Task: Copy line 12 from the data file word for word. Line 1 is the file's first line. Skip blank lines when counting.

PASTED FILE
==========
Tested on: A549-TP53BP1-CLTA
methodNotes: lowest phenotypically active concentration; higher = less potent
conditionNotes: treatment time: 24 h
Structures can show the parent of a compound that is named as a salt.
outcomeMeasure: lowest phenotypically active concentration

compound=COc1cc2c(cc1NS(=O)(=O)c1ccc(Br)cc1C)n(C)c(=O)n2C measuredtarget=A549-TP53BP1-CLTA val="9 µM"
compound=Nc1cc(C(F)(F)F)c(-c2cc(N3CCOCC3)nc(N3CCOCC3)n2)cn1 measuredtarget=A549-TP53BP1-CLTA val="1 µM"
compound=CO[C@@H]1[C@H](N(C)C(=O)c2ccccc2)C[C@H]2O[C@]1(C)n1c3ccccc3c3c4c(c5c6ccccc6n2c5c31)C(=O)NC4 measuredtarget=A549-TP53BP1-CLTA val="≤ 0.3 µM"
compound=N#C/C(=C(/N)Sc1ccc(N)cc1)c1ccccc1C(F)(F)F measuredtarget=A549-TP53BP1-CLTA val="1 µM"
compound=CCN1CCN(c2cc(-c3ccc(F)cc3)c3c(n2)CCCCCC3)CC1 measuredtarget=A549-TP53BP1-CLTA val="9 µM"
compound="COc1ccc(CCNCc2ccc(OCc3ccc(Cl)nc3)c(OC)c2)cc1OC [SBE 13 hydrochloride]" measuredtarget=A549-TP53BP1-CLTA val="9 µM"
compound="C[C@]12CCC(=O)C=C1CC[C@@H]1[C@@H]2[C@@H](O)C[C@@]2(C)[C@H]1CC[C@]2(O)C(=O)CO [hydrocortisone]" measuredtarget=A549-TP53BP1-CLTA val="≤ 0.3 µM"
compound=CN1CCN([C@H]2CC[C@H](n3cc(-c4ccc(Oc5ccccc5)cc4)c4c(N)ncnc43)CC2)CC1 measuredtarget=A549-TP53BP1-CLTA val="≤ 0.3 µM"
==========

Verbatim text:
compound="C[C@]12CCC(=O)C=C1CC[C@@H]1[C@@H]2[C@@H](O)C[C@@]2(C)[C@H]1CC[C@]2(O)C(=O)CO [hydrocortisone]" measuredtarget=A549-TP53BP1-CLTA val="≤ 0.3 µM"